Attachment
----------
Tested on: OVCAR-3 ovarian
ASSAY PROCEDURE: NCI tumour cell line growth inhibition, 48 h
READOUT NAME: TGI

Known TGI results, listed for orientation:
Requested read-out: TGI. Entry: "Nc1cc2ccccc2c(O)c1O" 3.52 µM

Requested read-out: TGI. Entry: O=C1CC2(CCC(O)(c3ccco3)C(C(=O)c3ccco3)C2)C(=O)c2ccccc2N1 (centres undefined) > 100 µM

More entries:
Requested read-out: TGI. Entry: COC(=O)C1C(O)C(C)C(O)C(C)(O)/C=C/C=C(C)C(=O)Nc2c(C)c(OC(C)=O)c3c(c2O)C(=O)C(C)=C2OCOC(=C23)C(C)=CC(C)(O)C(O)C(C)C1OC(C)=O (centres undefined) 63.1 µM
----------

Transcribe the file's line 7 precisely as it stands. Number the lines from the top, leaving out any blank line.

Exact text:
More entries: